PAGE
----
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Suppose $M$ is some $n\times n$ real matrix. Then is it always true that $\det M\neq\det(I_n-M)$, where $I_n$ is the $n\times n$ identity matrix? I have a feeling that it is yes, but I am not sure... Thanks.

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How about a matrix having exactly one $1$ on the diagonal and which is zero elsewhere? – t.b. Nov 6 '11 at 17:39
@t.b that will work for all $n\neq1$ Erics example doesn't have this problem so I like it more :-) – Listing Nov 6 '11 at 17:48
@Listing: right. That's why this is a comment :) Eric's example also has the virtue that both $M$ and $I-M$ are invertible. (slightly) more interesting were a non-diagonal example... – t.b. Nov 6 '11 at 17:50
Another question that comes up, is given $\det M = \det(I_n-M)$ what values can $\det M$ take? For $n=1$ it can only be $\frac{1}{2}$ and for $n\geq 2$ I am not so sure. We can prove that it can be anything in $[0,\frac{1}{2^n}]$ by letting $M=\frac{1}{2}I_n$ and changing two elements to $\alpha$ and $1-\alpha$. Then varying $\alpha$ allows us to chose anything. Perhaps the range is longer. – Eric Naslund Nov 6 '11 at 17:54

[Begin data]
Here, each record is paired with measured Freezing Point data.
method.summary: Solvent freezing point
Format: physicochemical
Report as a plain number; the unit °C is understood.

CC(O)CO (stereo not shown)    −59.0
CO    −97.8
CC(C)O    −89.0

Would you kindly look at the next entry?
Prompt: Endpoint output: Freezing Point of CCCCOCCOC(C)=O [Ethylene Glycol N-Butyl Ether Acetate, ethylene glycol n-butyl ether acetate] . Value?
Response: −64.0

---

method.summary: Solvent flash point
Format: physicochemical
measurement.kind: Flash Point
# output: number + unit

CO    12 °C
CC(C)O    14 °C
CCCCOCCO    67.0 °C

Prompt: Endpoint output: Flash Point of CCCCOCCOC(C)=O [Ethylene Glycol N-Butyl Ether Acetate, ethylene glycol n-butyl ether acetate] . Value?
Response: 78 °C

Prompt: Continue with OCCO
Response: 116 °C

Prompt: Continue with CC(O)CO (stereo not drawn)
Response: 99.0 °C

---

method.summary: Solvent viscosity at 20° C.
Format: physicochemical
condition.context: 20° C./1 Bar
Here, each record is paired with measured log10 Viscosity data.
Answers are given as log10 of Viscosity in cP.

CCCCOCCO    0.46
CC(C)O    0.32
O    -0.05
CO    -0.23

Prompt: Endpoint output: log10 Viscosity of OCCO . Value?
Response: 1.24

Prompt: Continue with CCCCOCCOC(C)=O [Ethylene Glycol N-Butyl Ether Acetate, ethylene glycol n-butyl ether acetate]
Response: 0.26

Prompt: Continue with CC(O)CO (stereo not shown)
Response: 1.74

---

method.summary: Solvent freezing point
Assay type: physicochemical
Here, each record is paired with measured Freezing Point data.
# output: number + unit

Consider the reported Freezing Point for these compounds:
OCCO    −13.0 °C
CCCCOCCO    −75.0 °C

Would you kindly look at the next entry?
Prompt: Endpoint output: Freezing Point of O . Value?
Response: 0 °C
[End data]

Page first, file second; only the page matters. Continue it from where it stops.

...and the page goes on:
There is so much freedom that we can arrange for $\det M$ to be $t\det(I_n-M)$ for any $t$, with the sole exception of $n=1, t=-1$. – André Nicolas Nov 6 '11 at 17:56

Let $M$ be half of the identity, $$M=\frac{1}{2} I_n.$$

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The question has been raised in the comments, given $\det M=\det(I-M)$, what values can $\det M$ take?

Note that $\det M=\prod\lambda$ and $\det(I-M)=\prod(1-\lambda)$, where the products are over all the eigenvalues $\lambda$ of $M$, with multiplicity. In the case $n=2$, we get $ab=(1-a)(1-b)$, which becomes $a+b=1$, so we are looking for the range of $ab$ over pairs such that $a+b=1$. If $a$ and $b$ are real, this implies $ab$ can be any real not exceeding $1/4$. But $a$ and $b$ need not be real. If $a=(1/2)+it$ and $b=(1/2)-it$, then $ab=t^2+(1/4)$, which can take on any real value not less than $1/4$. In short, the range is all of $\bf R$.

For $n=3$, you don't have to go to the complex numbers to get arbitrarily large $\det M$. We want $abc=(1-a)(1-b)(1-c)$. Pick a large number $Q$, let $a=b=Q$, and solve for $c$; $c=(Q-1)^2/(Q^2+(Q-1)^2)$. So $\det M=Q^2(Q-1)^2/(Q^2+(Q-1)^2)$, which is unbounded.

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